Embodiments of the invention can be employed for performing segmental distraction of the alveolar ridge in order to close a cleft defect of alveolar bone and lower maxilla. For this purpose, subsequent to an osteotomy, a device according to the invention would be implanted in the manner described earlier herein and the anterior lower plate unit could be progressively advanced in the anterior direction during the course of bone regeneration at the osteotomy. This could be accompanied by a progressive vertical displace that increases the vertical spacing between the upper plate unit and the lower plate unit.

Devices according to invention can also be employed to effect vertical elongation of the alveolar ridge. In this case, after osteotomy, the lower plate unit can be secured to the alveolar ridge, at a location above and posterior to the patient's upper teeth, and progressive adjustments can be made to increase the vertical distance between the upper and lower plate units.

Devices according to the invention are well adapted for treatment of children whose adult teeth have not yet erupted, with lower plate 60 secured to an occlusal fixation splint.

The devices illustrated in the attached drawings will be implanted at the left side of the patient's face. In a complete mid-face distraction procedure, a device that is mirror symmetrical to those illustrated will be implanted in a mirror symmetrical manner at the right side of the patient's face.

The foregoing description of the specific embodiments will so fully reveal the general nature of the invention that others can, by applying current knowledge, readily modify and/or adapt for various applications such specific embodiments without undue experimentation and without departing from the generic concept, and, therefore, such adaptations and modifications should and are intended to be comprehended within the meaning and range of equivalents of the disclosed embodiments. It is to be understood that the phraseology or terminology employed herein is for the purpose of description and not of limitation. The means, materials, and steps for carrying out various disclosed functions may take a variety of alternative forms without departing from the invention.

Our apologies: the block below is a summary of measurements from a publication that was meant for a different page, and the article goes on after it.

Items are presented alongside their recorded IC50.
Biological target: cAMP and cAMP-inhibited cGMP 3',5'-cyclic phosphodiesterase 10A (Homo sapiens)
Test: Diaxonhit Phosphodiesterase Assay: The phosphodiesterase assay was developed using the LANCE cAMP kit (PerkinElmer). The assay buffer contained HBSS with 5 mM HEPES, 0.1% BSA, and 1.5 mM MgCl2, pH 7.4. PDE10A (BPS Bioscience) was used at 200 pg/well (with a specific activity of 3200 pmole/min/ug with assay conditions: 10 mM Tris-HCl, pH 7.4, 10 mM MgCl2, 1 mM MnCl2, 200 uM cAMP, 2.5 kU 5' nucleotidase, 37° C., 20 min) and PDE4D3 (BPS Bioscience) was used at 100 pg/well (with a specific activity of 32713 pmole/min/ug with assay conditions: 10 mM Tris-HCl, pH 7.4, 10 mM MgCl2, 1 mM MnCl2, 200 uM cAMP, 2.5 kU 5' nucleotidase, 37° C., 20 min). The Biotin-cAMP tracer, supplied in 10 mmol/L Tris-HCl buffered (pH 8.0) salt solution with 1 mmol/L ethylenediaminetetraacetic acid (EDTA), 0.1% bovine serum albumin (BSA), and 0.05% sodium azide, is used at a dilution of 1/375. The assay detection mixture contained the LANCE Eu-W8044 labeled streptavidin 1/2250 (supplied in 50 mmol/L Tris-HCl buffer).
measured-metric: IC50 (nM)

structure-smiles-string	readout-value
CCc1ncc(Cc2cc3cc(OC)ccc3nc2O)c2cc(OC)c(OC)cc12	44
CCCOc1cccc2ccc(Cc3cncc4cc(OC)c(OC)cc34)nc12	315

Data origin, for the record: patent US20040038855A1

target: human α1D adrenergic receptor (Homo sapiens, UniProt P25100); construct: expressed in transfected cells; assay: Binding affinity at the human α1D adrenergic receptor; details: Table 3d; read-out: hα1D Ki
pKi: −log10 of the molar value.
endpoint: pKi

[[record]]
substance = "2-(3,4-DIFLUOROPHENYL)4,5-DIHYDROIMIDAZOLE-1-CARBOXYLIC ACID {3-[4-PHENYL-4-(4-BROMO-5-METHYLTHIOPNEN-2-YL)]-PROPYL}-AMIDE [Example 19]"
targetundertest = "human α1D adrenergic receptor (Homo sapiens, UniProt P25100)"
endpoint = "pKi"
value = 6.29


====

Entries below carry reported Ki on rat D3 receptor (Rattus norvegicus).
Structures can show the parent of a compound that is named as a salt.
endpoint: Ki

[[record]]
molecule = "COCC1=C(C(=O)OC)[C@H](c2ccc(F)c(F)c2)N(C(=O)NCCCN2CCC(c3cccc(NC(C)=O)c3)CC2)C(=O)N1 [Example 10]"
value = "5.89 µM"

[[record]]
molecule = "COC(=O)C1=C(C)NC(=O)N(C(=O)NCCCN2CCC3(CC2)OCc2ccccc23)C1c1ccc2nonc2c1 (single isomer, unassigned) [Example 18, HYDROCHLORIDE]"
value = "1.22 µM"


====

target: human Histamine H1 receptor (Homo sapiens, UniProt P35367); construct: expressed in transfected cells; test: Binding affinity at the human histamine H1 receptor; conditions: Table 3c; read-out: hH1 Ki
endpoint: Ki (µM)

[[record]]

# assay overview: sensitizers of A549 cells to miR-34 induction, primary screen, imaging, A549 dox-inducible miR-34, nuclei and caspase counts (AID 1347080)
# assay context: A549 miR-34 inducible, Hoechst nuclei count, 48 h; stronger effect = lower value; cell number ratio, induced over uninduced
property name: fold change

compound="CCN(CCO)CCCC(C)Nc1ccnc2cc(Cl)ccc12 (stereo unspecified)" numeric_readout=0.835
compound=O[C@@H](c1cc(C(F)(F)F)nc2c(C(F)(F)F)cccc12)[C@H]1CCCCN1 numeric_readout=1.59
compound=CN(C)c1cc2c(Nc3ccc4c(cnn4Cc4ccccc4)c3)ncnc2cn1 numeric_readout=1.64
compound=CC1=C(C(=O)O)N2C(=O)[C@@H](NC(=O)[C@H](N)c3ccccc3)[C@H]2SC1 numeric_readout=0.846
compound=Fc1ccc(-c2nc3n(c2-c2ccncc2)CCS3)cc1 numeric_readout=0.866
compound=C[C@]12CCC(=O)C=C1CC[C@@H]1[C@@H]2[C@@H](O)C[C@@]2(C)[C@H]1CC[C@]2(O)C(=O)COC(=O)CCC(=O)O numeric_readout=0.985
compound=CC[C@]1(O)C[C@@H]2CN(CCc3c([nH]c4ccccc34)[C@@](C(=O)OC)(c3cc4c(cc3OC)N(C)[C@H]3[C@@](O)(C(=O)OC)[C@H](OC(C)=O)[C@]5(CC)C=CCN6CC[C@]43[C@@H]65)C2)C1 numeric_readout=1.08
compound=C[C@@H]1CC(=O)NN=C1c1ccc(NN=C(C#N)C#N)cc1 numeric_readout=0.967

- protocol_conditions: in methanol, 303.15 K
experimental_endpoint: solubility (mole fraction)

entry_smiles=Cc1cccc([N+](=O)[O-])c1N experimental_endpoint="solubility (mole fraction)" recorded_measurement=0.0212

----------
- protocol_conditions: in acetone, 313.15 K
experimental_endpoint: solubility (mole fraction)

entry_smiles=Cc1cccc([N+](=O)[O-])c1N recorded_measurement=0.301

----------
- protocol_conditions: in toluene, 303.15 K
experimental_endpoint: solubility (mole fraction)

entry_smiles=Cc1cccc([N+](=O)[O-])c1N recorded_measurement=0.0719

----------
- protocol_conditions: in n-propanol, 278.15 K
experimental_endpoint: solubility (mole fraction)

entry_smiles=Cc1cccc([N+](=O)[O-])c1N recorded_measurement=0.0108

Thus the expressions means to . . . and means for . . . , or any method step language, as may be found in the specification above and/or in the claims below, followed by a functional statement, are intended to define and cover whatever structural, physical, chemical or electrical element or structure, or whatever method step, which may now or in the future exist which carries out the recited function, whether or not precisely equivalent to the embodiment or embodiments disclosed in the specification above, i.e., other means or steps for carrying out the same functions can be used; and it is intended that such expressions be given their broadest interpretation.

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Classifications
U.S. Classification606/90
International ClassificationA61B17/58, A61B17/66
Cooperative ClassificationA61B17/663
European ClassificationA61B17/66J